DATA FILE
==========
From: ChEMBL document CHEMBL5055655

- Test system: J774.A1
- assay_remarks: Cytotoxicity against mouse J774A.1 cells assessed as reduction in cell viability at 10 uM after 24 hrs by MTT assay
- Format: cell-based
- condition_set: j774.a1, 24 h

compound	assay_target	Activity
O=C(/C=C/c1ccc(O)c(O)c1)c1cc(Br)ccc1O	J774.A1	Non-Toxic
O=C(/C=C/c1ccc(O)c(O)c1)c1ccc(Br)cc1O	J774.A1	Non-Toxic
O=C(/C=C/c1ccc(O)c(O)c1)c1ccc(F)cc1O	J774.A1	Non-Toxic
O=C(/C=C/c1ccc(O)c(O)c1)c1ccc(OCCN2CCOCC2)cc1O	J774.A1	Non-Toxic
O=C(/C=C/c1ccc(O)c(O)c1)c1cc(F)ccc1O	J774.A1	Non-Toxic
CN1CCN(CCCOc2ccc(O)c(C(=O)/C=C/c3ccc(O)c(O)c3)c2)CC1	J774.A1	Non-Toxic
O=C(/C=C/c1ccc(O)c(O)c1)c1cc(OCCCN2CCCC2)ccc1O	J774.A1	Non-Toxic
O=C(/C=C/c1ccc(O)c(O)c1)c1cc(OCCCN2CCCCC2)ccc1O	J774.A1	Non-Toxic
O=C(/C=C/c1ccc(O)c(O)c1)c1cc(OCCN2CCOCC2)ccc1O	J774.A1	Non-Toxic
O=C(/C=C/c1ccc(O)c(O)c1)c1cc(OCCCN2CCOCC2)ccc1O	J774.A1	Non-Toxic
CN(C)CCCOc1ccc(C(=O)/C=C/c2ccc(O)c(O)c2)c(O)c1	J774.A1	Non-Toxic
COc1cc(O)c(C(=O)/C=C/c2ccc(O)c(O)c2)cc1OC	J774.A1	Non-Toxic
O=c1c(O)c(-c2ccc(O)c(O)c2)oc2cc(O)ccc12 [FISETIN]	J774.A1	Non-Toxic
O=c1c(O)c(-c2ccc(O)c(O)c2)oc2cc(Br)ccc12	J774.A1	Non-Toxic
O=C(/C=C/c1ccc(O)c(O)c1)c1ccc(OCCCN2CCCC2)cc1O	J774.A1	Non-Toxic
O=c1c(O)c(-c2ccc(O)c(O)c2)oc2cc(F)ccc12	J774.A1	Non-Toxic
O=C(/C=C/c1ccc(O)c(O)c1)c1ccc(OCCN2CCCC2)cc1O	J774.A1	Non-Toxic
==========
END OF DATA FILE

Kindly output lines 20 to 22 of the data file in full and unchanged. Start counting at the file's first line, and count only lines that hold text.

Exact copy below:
O=c1c(O)c(-c2ccc(O)c(O)c2)oc2cc(Br)ccc12	J774.A1	Non-Toxic
O=C(/C=C/c1ccc(O)c(O)c1)c1ccc(OCCCN2CCCC2)cc1O	J774.A1	Non-Toxic
O=c1c(O)c(-c2ccc(O)c(O)c2)oc2cc(F)ccc12	J774.A1	Non-Toxic